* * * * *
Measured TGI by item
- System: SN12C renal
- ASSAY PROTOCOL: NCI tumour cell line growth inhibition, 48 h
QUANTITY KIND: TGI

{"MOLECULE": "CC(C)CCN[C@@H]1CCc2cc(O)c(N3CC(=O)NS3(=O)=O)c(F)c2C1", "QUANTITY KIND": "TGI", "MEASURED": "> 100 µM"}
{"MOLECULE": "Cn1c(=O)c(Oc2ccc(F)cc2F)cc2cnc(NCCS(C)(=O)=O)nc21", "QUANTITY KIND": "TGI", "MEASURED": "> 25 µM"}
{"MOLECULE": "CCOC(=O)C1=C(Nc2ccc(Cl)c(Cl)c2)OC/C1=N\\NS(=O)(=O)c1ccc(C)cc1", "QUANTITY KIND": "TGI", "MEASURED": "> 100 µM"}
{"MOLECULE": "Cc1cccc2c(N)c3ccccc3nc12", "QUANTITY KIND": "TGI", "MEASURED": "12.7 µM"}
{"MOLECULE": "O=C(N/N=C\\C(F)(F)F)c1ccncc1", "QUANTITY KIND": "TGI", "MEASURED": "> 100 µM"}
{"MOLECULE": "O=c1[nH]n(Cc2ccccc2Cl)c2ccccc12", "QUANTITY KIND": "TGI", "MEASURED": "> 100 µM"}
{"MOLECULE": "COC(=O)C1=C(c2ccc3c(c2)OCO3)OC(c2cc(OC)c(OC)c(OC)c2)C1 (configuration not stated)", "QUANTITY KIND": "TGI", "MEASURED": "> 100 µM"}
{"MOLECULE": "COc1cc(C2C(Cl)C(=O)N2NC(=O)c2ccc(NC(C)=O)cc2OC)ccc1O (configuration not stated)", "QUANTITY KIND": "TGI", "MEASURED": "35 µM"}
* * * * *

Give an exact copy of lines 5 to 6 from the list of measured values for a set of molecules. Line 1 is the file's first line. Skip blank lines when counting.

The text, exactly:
{"MOLECULE": "CC(C)CCN[C@@H]1CCc2cc(O)c(N3CC(=O)NS3(=O)=O)c(F)c2C1", "QUANTITY KIND": "TGI", "MEASURED": "> 100 µM"}
{"MOLECULE": "Cn1c(=O)c(Oc2ccc(F)cc2F)cc2cnc(NCCS(C)(=O)=O)nc21", "QUANTITY KIND": "TGI", "MEASURED": "> 25 µM"}